Relative mobility, another factor determining absolute mobility, is “the link between a person’s occupation or income and the occupation or income of their parents.” When this link is strong, children born to poorer households remain poorer in adulthood than children born to richer households, and vice versa.
If everyone made twice as much as their parents, they would experience upward absolute mobility, but there would be no change in relative mobility as their link with their parents’ wages remained unchanged. In other words, relative mobility measures if people can achieve a higher quality of life conditional on their family background, while absolute mobility highlights if they enjoy a higher quality of life, regardless of their family background.
Traditionally, economists have been mostly interested in relative income mobility. In the UK, relative income mobility worsened for children born in 1970 compared to those born in 1958 but has probably been stable since, although it has not been measured in exactly the same way. To get a better understanding of how changes to relative mobility might alter the experience of absolute mobility, we assume a few different scenarios.
Figure 3. Absolute mobility under different levels of relative mobility
Source: Authors’ calculation
First, we consider what might have happened if the UK had a weaker link between the wages of parents and children. If the UK were more relative mobile, like Norway, absolute mobility would only be one percentage point higher in 2017 compared to the baseline level of 33 per cent (see Figure 3). On the extreme end, if the society demonstrated perfect relative mobility – no link between people and their parent’s wages – then, absolute mobility would only be three percentage points higher.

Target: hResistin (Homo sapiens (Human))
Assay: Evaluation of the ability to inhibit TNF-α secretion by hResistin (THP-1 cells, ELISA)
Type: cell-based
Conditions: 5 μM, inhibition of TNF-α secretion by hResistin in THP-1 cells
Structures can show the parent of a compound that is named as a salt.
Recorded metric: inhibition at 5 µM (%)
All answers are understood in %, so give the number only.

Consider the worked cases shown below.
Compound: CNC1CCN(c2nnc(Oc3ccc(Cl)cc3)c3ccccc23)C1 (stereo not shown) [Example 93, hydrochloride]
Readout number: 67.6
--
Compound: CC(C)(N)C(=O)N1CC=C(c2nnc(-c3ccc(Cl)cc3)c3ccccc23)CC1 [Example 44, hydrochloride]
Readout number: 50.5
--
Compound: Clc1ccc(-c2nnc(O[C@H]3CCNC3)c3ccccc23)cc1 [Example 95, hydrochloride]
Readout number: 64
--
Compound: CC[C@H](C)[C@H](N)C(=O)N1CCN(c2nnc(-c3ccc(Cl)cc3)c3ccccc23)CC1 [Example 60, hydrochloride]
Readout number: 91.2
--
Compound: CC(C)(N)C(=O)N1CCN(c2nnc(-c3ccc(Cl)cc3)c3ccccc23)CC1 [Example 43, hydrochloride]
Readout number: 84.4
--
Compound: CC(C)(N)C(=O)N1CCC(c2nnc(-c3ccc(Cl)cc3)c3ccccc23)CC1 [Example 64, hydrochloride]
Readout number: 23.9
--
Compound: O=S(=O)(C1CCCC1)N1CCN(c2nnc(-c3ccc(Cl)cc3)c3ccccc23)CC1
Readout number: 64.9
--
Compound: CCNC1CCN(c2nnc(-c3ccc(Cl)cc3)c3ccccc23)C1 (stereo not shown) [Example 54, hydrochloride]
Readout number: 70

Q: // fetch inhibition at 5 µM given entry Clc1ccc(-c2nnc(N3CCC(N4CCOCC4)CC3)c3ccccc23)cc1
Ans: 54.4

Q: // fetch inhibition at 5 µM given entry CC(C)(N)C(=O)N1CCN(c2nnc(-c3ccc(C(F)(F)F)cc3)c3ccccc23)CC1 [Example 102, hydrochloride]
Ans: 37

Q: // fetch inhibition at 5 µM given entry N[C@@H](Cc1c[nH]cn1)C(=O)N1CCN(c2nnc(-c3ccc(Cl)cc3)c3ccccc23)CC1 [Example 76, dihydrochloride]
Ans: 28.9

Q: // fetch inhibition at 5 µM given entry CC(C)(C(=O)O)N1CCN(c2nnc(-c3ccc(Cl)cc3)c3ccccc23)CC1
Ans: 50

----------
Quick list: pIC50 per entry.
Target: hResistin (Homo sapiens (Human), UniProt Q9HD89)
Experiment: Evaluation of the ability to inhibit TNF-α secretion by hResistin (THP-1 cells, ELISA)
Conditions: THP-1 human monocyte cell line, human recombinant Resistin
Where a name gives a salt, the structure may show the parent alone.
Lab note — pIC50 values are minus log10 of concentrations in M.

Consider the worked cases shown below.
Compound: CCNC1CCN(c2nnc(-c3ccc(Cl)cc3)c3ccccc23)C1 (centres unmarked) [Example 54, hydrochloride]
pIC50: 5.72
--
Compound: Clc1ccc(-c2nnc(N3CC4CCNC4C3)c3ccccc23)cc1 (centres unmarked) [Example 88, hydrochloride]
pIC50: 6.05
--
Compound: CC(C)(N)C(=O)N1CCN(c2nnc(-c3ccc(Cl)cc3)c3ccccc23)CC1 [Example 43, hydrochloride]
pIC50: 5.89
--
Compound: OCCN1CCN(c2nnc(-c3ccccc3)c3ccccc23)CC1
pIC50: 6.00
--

The reverse could also be true. Relative mobility in the UK could be lower than assumed, such as that of the USA. In that case, absolute mobility today would be only slightly lower. However, if relative mobility was at its minimum, that is no matter the effort, people always remained as rich (poor) as their parents, then absolute mobility today would be significantly worse (only six percent).
These scenarios highlight the empirical relation between relative and absolute mobility in the UK. Unless relative mobility drastically worsens, its role in determining absolute mobility is limited for the UK.
Absolute mobility is an important marker of economic progress, and essential in evaluating the UK’s economic and social health. For much of history, economic growth ensured that each subsequent generation did better than the past, rendering true the saying that the rising tide will lift all boats. However, this is no longer true. Our paper highlights the need for serious discussion on how real wages can be boosted and, if not, on other policy options that could be implemented to reverse the trends of falling absolute mobility.
- This blog post is based on ‘Falling Absolute Intergenerational Mobility’ presented at the Royal Economic Society Annual Conference 2019.
- This post gives the views of its author, not the position of LSE Business Review or the London School of Economics.
- Featured image by John Moeses Bauan on Unsplash
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Jo Blanden is a reader in economics at the University of Surrey and a research associate at LSE’s Centre for Economic Performance (CEP). Her research focuses on the economics of education, particularly early years; family background and educational attainment; and intergenerational mobility.
Stephen Machin is professor of economics at LSE and director of the school’s Centre for Economic Performance (CEP). His expertise is in labour market inequality, economics of education and economics of crime.
Sumaiya Rahman is a PhD student in the School of Economics at the University of Surrey.